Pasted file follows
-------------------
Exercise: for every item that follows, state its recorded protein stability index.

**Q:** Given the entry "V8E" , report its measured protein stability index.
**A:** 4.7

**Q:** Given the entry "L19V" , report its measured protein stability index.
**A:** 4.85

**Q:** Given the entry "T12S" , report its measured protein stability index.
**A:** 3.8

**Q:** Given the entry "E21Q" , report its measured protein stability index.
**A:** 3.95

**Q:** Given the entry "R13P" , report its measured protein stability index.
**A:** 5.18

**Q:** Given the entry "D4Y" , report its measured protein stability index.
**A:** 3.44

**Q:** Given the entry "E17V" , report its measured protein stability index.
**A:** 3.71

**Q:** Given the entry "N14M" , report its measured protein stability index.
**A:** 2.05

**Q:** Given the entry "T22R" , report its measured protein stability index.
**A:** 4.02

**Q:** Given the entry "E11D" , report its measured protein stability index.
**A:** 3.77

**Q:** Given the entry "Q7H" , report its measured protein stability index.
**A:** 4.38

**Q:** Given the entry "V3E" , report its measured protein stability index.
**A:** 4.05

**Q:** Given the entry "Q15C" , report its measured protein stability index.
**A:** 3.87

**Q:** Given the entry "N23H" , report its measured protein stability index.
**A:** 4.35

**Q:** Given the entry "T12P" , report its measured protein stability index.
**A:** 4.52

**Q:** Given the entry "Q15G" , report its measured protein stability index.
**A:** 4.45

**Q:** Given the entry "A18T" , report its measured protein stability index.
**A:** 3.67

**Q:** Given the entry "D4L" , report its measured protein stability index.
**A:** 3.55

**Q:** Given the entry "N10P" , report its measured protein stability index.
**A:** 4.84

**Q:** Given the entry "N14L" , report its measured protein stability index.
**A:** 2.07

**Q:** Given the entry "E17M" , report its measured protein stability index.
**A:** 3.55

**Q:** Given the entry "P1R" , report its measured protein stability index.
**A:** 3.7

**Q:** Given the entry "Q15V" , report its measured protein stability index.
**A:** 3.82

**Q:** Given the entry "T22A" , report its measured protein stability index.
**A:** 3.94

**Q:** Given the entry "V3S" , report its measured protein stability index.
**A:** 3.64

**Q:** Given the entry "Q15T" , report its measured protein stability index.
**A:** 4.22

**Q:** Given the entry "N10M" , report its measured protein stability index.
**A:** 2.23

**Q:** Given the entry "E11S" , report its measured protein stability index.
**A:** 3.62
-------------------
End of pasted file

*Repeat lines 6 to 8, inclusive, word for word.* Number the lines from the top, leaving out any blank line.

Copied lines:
**Q:** Given the entry "T12S" , report its measured protein stability index.
**A:** 3.8

**Q:** Given the entry "E21Q" , report its measured protein stability index.